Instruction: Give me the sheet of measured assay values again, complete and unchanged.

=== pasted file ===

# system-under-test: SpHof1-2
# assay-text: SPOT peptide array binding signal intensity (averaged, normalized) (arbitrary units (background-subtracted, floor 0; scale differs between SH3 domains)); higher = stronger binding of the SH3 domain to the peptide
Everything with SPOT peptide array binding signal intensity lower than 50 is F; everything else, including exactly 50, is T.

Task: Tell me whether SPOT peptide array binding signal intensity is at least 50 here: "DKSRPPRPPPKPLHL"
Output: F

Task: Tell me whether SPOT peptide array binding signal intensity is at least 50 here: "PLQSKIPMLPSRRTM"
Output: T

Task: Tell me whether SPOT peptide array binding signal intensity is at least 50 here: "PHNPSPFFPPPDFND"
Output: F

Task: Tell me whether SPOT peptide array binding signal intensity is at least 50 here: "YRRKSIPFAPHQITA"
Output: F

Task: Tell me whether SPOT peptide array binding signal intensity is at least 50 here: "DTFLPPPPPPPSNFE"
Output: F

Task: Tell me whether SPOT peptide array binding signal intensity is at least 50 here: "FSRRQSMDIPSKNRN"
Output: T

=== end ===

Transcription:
# system-under-test: SpHof1-2
# assay-text: SPOT peptide array binding signal intensity (averaged, normalized) (arbitrary units (background-subtracted, floor 0; scale differs between SH3 domains)); higher = stronger binding of the SH3 domain to the peptide
Everything with SPOT peptide array binding signal intensity lower than 50 is F; everything else, including exactly 50, is T.

Task: Tell me whether SPOT peptide array binding signal intensity is at least 50 here: "DKSRPPRPPPKPLHL"
Output: F

Task: Tell me whether SPOT peptide array binding signal intensity is at least 50 here: "PLQSKIPMLPSRRTM"
Output: T

Task: Tell me whether SPOT peptide array binding signal intensity is at least 50 here: "PHNPSPFFPPPDFND"
Output: F

Task: Tell me whether SPOT peptide array binding signal intensity is at least 50 here: "YRRKSIPFAPHQITA"
Output: F

Task: Tell me whether SPOT peptide array binding signal intensity is at least 50 here: "DTFLPPPPPPPSNFE"
Output: F

Task: Tell me whether SPOT peptide array binding signal intensity is at least 50 here: "FSRRQSMDIPSKNRN"
Output: T